¶9 It is also contended by the Valve Company that evidence was insufficient to show that any negligence on its part was the proximate cause of the accident, but that the acts of the employees of the Grimshaw Company, in dropping the plank or timber upon Conner, was an independent intervening cause which was solely responsible for the injury. It says that the failure to provide the guard rail was only a condition which in no way served to set the chain of causation resulting in the injury in motion, citing City of Okmulgee v. Hemphill, 183 Okla. 450, 83 P.2d 189, Oklahoma City v. Baker, 195 Okla. 238, 156 P.2d 612, and other cases. But in the instant case the witnesses testified that while the blow from the plank knocked Conner backwards and down, he would not have fallen from the ledge if there had been a guard rail around it. If, as testified by the employees of Grimshaw, the plank struck him on the shoulder, that blow would not have been sufficient to have caused his death, but his fall to the concrete pavement, 50 feet below, would have been the cause. We think this evidence was sufficient to take to the jury the question of whether the negligence of both Grimshaw Company and the Valve Company concurred in causing the death of Conner, and also the question of whether or not the failure to provide the guard rail was the proximate cause of Conner's death. In City of Okmulgee v. Hemphill, supra, we said that concurrent causes were causes acting contemporaneously, and which together caused the injury, which injury would not have resulted in the absence of either, and we are committed to the rule that in such case the question of whether or not the defendant's negligence was the proximate cause of the injury was a question for the jury. Oklahoma Natural Gas Co. v. Courtney, 182 Okla. 582, 79 P.2d 235; St. Louis & S.F. Ry. Co. v. Darnell, 42 Okla. 394, 141 P. 785. In these cases we announced the rule that where the evidence was conflicting, or where men of ordinary intelligence might differ on the question of proximate cause, it was for the jury to determine.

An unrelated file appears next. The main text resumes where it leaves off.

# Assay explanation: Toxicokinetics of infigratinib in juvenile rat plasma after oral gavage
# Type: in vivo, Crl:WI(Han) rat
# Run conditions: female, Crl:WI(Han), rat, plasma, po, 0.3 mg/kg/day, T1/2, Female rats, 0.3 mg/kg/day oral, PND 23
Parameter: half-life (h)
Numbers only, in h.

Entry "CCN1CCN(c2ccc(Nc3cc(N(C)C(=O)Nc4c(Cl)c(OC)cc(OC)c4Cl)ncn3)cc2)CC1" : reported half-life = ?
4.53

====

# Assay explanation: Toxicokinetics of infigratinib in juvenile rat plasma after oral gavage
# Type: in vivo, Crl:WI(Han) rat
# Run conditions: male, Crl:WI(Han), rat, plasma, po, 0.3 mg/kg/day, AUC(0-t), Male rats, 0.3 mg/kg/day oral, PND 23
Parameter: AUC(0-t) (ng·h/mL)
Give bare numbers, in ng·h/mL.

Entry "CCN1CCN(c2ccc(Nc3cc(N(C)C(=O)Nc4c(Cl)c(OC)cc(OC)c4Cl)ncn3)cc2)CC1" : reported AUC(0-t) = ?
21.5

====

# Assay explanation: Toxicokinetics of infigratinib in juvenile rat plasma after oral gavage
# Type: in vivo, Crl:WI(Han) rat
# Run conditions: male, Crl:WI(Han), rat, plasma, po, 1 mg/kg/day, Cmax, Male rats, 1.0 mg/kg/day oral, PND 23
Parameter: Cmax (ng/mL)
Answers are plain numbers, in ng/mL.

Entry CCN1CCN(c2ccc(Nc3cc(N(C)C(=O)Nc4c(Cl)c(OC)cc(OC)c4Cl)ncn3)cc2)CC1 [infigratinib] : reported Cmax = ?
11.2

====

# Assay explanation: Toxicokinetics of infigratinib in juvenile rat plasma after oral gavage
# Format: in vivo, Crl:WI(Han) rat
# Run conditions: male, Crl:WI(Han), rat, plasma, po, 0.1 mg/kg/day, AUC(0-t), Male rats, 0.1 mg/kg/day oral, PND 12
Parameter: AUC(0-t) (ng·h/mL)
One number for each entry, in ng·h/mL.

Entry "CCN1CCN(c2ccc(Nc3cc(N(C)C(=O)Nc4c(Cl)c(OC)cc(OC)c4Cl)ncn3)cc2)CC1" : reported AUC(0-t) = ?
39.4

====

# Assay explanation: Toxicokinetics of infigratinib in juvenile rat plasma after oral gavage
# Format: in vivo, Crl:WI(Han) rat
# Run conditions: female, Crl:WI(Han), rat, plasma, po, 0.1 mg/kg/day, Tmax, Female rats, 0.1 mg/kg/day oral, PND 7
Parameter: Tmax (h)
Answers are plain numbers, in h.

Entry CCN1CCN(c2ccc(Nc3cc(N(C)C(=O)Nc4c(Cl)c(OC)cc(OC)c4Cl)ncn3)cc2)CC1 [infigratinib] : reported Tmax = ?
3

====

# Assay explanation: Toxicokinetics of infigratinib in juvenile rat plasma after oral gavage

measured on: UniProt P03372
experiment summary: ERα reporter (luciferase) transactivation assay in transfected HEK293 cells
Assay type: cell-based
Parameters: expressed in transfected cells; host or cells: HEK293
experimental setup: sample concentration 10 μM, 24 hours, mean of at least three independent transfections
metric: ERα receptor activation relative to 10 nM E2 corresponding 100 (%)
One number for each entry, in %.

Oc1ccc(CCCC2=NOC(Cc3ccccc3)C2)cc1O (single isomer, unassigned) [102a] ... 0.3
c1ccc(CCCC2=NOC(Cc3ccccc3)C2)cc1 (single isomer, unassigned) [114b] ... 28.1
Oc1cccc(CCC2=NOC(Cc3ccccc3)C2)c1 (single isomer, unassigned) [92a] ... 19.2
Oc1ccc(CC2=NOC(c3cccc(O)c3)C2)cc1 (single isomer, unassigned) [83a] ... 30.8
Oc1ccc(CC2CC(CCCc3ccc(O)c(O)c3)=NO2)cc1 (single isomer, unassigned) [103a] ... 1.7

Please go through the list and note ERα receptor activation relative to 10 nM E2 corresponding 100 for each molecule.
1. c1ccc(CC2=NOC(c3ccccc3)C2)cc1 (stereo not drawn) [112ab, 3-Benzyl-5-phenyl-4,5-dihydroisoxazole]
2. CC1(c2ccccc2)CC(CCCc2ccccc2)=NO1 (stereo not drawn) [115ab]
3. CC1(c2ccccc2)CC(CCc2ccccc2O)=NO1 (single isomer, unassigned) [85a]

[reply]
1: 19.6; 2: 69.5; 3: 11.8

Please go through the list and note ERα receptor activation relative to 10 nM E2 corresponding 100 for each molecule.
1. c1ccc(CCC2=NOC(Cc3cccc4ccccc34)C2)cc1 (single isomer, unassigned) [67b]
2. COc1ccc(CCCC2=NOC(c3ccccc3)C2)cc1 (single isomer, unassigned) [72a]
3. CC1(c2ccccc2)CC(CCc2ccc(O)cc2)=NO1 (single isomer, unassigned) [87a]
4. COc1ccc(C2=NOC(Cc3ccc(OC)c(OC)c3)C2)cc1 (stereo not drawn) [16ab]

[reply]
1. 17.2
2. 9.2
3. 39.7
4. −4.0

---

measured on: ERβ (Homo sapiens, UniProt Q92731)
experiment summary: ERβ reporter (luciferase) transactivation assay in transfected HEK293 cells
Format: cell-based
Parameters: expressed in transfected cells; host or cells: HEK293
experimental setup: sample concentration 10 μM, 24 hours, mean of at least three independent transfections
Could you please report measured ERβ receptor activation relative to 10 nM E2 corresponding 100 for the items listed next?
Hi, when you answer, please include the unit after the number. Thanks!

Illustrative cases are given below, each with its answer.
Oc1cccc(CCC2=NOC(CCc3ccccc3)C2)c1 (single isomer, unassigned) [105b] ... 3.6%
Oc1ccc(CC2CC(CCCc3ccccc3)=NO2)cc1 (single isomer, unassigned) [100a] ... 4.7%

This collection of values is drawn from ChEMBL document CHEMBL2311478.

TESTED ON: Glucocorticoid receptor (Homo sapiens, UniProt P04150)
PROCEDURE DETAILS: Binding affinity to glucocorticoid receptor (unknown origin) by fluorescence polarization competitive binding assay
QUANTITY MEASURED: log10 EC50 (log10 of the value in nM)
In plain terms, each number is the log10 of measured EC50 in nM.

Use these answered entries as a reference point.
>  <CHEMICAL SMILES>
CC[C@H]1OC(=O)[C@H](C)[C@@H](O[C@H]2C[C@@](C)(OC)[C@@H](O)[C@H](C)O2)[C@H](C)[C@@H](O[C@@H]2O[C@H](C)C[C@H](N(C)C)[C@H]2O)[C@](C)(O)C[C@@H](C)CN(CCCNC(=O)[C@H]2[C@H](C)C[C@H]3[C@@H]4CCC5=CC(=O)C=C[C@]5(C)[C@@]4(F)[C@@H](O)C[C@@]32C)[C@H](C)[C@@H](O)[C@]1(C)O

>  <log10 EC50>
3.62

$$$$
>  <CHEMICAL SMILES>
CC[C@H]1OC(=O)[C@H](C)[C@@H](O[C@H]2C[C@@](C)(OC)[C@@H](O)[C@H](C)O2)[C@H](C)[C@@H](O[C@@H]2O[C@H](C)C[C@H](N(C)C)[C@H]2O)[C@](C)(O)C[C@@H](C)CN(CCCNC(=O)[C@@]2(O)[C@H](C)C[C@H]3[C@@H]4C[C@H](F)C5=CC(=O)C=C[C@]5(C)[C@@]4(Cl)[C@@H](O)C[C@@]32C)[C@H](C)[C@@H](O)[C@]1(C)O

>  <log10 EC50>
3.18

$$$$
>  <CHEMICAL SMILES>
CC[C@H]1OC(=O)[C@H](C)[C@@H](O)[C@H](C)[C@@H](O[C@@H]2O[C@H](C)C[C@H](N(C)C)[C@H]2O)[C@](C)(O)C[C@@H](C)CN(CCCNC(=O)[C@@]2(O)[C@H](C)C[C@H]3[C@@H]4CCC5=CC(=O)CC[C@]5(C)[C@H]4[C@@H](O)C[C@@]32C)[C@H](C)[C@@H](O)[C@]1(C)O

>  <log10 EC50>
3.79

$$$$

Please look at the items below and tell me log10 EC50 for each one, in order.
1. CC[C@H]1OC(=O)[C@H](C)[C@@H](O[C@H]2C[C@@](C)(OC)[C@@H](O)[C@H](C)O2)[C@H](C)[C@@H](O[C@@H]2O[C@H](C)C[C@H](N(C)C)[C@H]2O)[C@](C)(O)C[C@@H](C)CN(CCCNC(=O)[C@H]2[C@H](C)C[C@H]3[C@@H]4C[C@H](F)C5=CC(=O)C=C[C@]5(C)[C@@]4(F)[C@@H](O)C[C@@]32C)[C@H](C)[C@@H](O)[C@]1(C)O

¶10 The Valve Company next contends that the trial court erred in permitting plaintiff to introduce in evidence a photograph of the ledge, taken some time after the accident and shortly before the trial, urging that it was shown that the condition of the ledge had changed, and that the photograph was therefore inadmissible, citing Massey v. Ivester, 168 Okla. 464, 33 P.2d 765, and other cases. In the instant case the photograph was offered for the purpose of showing that part of the ledge upon which the deceased was standing when he was struck by the plank. It was admitted that machinery and equipment had been installed since the date of the accident, and that a guard rail had been placed around the ledge, and all these changes were pointed out by the witnesses. We think the photograph was admissible under the rule announced in 32 C.J.S., § 715, p. 623, which holds that the fact that there have been changes in conditions will not exclude a photograph where the changes can be and are explained, so that as explained the photograph will give a correct understanding of the condition at the time to which the controversy relates. This rule was followed in Missouri, K. & T. Ry. Co. v. Smith, 97 Okla. 152, 223 P. 373. In the instant case the trial court admitted the photograph in evidence, not as an exact reproduction of the condition of the ledge at the time the deceased was killed, but for the purpose of showing its width and the position where plaintiff was standing at the time of his death, so that the jury might better understand the conditions then existing. It was admitted only after the various changes which has been made after Conner was killed had been pointed out to the jury. We think it was properly admitted.